Herbalism in Fiction

Herbalism in Fiction: A Discovery of Witches

I have the most oddly specific favorite sub-genre of books: fiction (be it fantasy, mystery, historical, or otherwise) that includes heavy doses of herbalism and lush, immersive description. So, in case there are others who adore this type of novel, I am going to begin sharing my favorite books that meet those criteria here on the blog. The first book I’m featuring is A Discovery of Witches by Deborah Harkness (and the whole All Souls series).

The series follows Diana Bishop, a historian and witch who gets caught up in dangers and deceptions after discovering a lost magical book in the Bodleian Library. Having once shunned her powers, Diana must finally come to terms with them to find out what the book means and what it has to do with her. The story also centers around the two other types of creatures, vampires and daemons, and the dynamics and traditions between these three groups of otherworldly beings. Add in romance, ghosts, time travel, real historical figures, science, mysteries, intrigue, dark secrets, and also lovable characters and inviting settings, and you’ve got this thoroughly gripping series in as good a nutshell as I can manage to stuff it into. These books contain magical multitudes.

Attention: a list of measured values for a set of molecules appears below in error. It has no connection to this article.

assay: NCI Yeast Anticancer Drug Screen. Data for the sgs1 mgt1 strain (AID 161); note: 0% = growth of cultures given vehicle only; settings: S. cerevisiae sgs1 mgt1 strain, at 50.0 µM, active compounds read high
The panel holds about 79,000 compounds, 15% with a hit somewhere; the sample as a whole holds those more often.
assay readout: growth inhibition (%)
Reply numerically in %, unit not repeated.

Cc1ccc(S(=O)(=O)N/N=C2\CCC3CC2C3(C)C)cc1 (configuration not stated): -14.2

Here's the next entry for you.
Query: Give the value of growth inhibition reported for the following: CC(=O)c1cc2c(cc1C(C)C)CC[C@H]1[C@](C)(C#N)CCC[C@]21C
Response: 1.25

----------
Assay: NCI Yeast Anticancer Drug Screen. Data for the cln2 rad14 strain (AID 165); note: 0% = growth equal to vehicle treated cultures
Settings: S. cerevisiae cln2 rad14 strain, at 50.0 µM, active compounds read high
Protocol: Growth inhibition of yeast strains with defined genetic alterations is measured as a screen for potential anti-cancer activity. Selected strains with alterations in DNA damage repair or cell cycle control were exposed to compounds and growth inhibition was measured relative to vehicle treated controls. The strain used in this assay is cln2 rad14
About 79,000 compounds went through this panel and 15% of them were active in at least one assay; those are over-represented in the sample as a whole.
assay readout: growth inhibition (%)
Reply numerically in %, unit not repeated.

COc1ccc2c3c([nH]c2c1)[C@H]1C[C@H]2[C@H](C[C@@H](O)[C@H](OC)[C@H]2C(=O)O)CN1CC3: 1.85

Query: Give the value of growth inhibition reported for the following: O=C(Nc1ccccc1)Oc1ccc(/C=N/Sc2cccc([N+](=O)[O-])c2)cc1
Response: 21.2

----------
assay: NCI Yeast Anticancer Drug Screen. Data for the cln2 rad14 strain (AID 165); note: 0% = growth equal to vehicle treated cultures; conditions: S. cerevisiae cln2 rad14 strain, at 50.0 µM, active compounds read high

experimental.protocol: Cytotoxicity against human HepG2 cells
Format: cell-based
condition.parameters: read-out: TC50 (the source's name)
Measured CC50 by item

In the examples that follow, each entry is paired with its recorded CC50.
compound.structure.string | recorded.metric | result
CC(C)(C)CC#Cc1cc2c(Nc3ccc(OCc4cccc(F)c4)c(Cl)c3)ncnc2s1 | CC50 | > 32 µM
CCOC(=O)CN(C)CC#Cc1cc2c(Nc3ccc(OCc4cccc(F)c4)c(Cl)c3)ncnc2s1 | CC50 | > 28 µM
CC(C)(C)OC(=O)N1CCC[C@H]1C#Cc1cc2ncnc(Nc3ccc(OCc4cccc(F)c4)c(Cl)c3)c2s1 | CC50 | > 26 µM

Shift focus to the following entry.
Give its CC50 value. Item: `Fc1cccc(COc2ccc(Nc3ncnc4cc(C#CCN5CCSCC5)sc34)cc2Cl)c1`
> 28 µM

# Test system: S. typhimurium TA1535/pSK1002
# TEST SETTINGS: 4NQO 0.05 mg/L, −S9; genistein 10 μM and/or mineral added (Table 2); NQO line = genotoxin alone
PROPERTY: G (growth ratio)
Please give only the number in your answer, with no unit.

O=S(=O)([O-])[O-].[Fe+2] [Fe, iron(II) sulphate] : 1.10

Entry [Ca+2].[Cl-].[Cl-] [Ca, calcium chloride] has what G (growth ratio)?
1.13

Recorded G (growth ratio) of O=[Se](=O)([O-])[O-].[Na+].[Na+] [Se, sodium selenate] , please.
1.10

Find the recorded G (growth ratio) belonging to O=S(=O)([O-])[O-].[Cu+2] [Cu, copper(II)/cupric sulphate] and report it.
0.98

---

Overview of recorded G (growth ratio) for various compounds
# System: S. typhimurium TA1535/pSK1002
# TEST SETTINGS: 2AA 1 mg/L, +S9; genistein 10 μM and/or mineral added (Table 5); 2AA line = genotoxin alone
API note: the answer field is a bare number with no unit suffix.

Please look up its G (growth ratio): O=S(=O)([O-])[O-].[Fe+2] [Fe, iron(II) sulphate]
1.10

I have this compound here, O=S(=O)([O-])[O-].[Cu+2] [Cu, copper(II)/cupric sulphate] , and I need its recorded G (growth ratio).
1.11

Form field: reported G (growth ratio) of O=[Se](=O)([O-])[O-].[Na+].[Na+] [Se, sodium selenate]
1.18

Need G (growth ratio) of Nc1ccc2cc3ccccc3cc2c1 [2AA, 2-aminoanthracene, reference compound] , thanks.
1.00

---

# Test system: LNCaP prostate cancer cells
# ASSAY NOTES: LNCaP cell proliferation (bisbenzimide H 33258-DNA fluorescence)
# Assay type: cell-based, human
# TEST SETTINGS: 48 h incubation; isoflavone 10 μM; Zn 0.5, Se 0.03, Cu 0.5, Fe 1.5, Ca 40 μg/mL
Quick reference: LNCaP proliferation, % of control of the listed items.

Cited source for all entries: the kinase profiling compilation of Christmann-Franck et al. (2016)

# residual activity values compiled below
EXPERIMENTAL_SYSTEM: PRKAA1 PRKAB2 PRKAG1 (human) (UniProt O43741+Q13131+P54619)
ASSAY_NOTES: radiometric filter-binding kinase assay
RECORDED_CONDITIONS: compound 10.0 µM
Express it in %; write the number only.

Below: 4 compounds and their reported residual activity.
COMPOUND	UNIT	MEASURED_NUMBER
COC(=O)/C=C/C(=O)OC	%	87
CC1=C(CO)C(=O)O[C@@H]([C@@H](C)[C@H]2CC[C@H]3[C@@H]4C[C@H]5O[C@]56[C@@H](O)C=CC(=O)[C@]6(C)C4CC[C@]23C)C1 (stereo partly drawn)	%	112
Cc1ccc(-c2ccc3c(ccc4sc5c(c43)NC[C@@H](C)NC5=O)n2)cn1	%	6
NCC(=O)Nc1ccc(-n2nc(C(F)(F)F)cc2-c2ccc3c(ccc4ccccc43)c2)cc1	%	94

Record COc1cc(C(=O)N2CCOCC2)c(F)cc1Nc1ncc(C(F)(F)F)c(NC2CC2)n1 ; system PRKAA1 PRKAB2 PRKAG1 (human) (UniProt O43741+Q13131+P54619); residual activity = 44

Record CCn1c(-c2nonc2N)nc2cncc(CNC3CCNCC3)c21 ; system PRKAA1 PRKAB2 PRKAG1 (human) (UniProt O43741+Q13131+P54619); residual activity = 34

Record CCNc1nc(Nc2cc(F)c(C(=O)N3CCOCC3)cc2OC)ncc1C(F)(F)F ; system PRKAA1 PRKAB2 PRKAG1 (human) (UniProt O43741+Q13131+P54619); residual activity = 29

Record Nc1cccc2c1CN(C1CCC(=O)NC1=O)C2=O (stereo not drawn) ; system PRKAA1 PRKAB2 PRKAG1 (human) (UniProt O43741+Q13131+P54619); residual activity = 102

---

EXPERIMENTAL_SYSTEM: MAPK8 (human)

But I’m specifically here to heap praise on this series for its hygge herbology connections. There is so much to love in these books in that regard! I adore the very lovingly-detailed descriptions of the teas Diana loves and how she takes them, the scenes involving the harvesting and blending of a particular type of herbal tisane at a castle in France (I can’t elaborate because, spoilers), and the unique descriptions of each character’s particular botanical scent. There are viscerally-appealing, incredibly immersive descriptions of locations like dark, antiquarian libraries and cozy Oxford haunts that really stick with you. And don’t even get me started on the depth of detail in the installment that primarily takes place in Elizabethan England.

But far and away, my favorite parts of these books take place in Diana’s witch aunts’ colonial family home in upstate New York. You can hear every creak of the floorboards, smell the mixed scents of wood smoke and coffee and herbs, and feel the weighty presence of the family ghosts in every word. The aunts’ witch’s garden brims with herbs, and there just aren’t enough scenes spent in Sarah’s dark still room with dried aromatic plants and her old coffee-maker-turned-cauldron. The sense of safety and family Diana feels here, even if she tries to deny it at times, is utterly palpable to the reader.

So, all that wordiness to say, if you like this stuff, then read these books! They are my literal favorite books of all time and I will not disclose how many times I have read them. Until you get on the train and come back to tell me how right I was!

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